Basic Stamp Controlled Kegerator


evan jensen sent us a link to his basic stamp kegerator.  the microcontroller monitors and regulates the temperature, and outputs status information and the name of the current beer to an lcd display.  this looks like a fun project if you are looking to get started with hacking electronics.  for our non beer drinkers, i can assure you that root beer is also best served cold and from a tap.

i’ve never used a basic stamp before, but i’ve noticed that a lot of other people are using the microprocessor to do cool things, including james the weather ballon hacker from earlier this week.  i just ordered a starter kit last evening, so if people are interested maybe i can post an introduction when i receive it.

20 thoughts on “Basic Stamp Controlled Kegerator

  1. Its funny cause i orderd one of these chips shortly before both articles came out, but heres the one i got, looks like its a cheap PIC chip with a bootstrap loader (i guess) which interprets a language. So it’s just like the more expensive ($80), but they can be had for cheap (~$12) for something which (I think atleast) is comparable.

  2. A cheaper alternative is to use the Microchip PIC processors ( ). There are some C compilers available for it, but the coding is so simple, this would make a good introduction to assembly language. (The PIC only has 35 instructions, after all ;)
    As for the LCD, save the money on a serial LCD and get a plain old LCD with a HD44780 driver. This link can get you started with the interface:
    PIC chip < $10 LCD display < $15 Knowledge gained = Priceless You can build a programmer from Internet instructions or buy a "PICkit 1"

  3. Basic stamps are great as an instructional tool, but i find them somewhat lacking when you need to do time critical or complex tasks.
    We used them in embedded development classes here in school, they are very easy to get going and the language is simple. But for an hobbyist i find them kind of expensive.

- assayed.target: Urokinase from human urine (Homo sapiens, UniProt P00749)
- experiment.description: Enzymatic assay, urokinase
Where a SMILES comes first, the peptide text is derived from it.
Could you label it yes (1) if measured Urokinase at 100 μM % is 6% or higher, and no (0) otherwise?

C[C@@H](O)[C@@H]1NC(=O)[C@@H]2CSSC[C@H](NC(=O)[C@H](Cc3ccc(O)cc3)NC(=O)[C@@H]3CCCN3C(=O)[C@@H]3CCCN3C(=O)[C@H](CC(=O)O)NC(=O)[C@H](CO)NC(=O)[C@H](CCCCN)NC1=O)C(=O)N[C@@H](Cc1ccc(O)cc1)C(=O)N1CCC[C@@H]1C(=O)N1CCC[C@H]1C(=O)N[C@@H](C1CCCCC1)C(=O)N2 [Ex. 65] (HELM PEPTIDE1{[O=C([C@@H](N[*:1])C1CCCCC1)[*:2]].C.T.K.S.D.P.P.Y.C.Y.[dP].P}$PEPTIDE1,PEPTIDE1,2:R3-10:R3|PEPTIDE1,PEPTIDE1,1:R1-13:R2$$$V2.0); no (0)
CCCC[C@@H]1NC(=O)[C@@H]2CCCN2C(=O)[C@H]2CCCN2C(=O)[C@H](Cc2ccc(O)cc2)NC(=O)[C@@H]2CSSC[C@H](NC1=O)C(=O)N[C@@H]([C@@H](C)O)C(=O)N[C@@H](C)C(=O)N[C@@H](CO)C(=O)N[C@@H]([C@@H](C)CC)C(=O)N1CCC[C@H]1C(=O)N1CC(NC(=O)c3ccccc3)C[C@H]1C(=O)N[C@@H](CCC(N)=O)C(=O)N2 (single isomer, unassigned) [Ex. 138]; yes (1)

I started out at home by getting samples for free from some chip manufacturers and building the programmer from some schematics from the net. Also for an research project for school i looked into quite some archictectures and used them all more or less. But i found the AVR devices best combination of speed, price and utility.
    The AVR series can be programmed by the same programmer (unlike the PIC series or masses of 8051 devices available) and the instructionset is very geared to programming in C. There is a complete free development enviroment for the AVR (winavr) for download. Well if you want more information check up on

  4. Maybe thats just me, but I can’t understand why someone would want something like the basicstamp, when you can have a PIC or AVR microcontroller for a 10th of the price…


  5. Yes, the PIC’s can be cheaper in quantity. However the PIC programming board itself is about $99. That will buy you 2 BasicStamp 2’s, which have a LOT of flexibility. The stamps can be programmed with only a home-made cable and a breadboard, you don’t *need* to buy the Stamp prototyping boards. The Stamp also needs only a steady DC voltage to run. PIC’s need an oscillator and a couple of other (albeit very minor cost (eg 7805 in most cases, couple of filter caps, etc)) outboard components.

    Also the PICs and AVR’s are programmed in a language that is more difficult for most people to learn.

    The Stamp is not the be-all end-all micro by any means, but for home hobbyists the learning curve and barrier to entry in terms of $ and time is much less than the PIC.

  6. I agree with most posters that the Basic Stamp is more expensive. I am just getting into Pics and Amtel microcontrollers, but there is no way I would have first jumped into these controllers without first playing around with the Basic Stamp.

    Plus there are boundless amounts of doc and projects available on the Parallax website.

    I would say for someone brand new to microcontrollers (like me) the Basic stamp is the way to go.

    BTW once you learn PBasic (the BASIC language used in the stamp), you can you use the same command set in PicBasic (a BASIC compiler for PIC microcontrollers)

  7. Rumor has it a guy at my work has done the same thing, but also has a digital scale set up inside. He weighed an empty keg, a full keg, and wrote a program to show the % of beer in the keg on the LCD.

    I’ll try to find a picture, if it’s really true

  8. The OOPic is worth looking at too. Its basicly a PIC microcontroller with a preprogrammed OS that will load your programs from a serial eeprom. It s super easy to program in either basic, java or c. It has lots of built in functions for everything from r/c servo’s to a digital compas. Pretty cheap and very powerful.

  9. The basic stamp in my kegerator manages beer flow; screw temperature; The vending machine that it is in regulates that — and displays the temp on the outside as well!

    Site operators: Please allow posters to decide when they want to use lowercase letters and uppercase letters. Style at the expense of readability and usability is complete SHIT (Normally, you would see how I typed SHIT in all caps there for emphasis.)

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